Francois always despised the textile barons who ruled his local town. But he fell in love with the family heiress Gilberte. Ten years ago, he would have married her. Now only hatred holds them together. Francois is accused of murder. A hooker and a football star lie slaughtered. He thinks he has been framed by the mob. Going underground, he finds that the trail leads all the way to the top - to ... See full summary »
Three directors each adapt a Poe short story to the screen: "Toby Dammit" features a disheveled drugged and drunk English movie star who nods acceptance in the Italian press and his ... See full summary »
"Les quatre vérités" aka "The Four Truths" is a movie anthology that consists of four segments, all loosely parodying fables from the 17th-century French poet Jean de la Fontaine. The US cut usually features only 3 segments.
In June 1940, during the Dunkirk evacuation of Allied troops to England, French sergeant Julien Maillat and his men debate whether to evacuate to Britain or stay and fight the German troops that are closing-in from all directions.
Albert is an inn owner who vowed never to drink again if he and his wife survived the war. They did, and the reformed alcoholic keeps his vow. But times have changed and soon after the war,... See full summary »
Businessman Victor Hardy (Noiret) wants to buy the entire area around the small village of Cabosse. He claims that he wants to return to nature, but he also intends to profit by selling the... See full summary »
While none of them were especially great, all the portions of the film were well done
This is an interesting film because like several other European films of the 1960s it's an anthology--directed by several different people. However, unlike many such films, this one actually plays almost like one long story instead of a collection of short films--especially because in a few stories, the characters appear to be the same--just older. Each story is about a different aspect of love--such as curiosity, marriage, infidelity and divorce. They all purport to be about women, though without the men in the film, none of these stories would have worked! Now compared to American films of 1960, this film might have seemed a tad bawdy. After all, it talked about adultery, premarital sex and the like, though a few American films of the day actually were beginning to address these issues as well--just not quite as quickly and directly as this film. Though, even for the supposedly open French, it was cute to see that the French parents, too, struggled with telling their kids the true facts of life. Also, while the film could seem a bit amoral in not openly condemning adultery, the film also seemed to affirm marriage in the cute segment where divorce lawyers and a nosy mother managed to ruin a perfectly good divorce.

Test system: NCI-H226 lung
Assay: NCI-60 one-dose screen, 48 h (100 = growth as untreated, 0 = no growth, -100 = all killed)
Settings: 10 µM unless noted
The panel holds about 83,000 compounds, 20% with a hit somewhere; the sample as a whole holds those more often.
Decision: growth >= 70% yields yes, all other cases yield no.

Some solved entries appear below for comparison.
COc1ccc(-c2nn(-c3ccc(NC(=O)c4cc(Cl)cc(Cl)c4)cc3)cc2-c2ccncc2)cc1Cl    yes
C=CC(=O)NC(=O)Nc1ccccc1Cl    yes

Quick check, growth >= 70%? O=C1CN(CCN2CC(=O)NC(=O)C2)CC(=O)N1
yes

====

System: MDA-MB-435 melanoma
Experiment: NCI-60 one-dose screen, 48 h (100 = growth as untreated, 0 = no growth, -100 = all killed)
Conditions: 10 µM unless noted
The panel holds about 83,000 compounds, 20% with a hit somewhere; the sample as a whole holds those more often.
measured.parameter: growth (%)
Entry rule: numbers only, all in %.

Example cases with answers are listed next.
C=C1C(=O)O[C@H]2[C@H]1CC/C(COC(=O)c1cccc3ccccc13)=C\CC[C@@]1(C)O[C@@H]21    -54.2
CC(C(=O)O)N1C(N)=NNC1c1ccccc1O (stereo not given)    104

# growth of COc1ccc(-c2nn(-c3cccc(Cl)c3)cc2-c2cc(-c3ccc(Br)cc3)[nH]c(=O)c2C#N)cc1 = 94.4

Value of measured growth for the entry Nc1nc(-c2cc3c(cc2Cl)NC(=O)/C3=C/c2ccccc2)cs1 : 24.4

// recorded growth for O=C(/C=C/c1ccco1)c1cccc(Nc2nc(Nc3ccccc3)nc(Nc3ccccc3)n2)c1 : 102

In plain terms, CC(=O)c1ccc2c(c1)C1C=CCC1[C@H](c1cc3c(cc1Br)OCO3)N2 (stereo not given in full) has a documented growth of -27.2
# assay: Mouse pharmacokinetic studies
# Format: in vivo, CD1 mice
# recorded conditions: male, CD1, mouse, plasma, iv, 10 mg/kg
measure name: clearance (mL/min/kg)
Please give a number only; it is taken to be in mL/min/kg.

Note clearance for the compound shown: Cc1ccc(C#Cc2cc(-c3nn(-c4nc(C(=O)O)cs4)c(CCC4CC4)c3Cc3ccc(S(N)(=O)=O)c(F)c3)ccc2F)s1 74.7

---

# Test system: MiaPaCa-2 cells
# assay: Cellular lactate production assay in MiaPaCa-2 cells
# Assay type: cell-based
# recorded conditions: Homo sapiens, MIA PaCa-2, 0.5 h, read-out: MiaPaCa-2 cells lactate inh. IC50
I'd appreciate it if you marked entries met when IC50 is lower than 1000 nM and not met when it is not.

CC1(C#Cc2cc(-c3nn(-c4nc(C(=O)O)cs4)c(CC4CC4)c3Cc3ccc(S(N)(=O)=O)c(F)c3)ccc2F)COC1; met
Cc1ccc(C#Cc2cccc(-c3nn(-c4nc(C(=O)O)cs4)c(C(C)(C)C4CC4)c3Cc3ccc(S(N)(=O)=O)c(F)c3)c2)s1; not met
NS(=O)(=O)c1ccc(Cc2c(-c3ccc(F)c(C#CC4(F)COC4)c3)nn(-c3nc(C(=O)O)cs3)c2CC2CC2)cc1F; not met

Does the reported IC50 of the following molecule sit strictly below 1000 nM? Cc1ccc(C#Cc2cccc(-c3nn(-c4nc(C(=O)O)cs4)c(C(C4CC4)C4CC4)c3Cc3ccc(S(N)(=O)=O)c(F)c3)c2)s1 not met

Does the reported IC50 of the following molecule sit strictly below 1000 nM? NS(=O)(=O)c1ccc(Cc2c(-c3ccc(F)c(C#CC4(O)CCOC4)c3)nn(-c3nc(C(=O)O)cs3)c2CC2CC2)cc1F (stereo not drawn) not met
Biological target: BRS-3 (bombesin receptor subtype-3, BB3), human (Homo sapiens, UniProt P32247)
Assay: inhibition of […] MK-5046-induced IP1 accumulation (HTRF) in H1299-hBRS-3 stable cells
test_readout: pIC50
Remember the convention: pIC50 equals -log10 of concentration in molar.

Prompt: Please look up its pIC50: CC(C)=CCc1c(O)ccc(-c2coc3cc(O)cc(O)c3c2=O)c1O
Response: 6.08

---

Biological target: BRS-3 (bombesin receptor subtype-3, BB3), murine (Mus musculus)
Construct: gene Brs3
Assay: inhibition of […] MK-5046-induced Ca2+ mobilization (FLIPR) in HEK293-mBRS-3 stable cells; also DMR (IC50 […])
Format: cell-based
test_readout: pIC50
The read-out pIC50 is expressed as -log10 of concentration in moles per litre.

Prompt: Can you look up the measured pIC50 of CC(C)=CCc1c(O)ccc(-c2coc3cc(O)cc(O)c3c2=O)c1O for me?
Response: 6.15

Overall, the directing, writing and acting were all very good and I really had a hard time telling that they actually used multiple directors, as they all seemed well integrated into the film and were universally entertaining.
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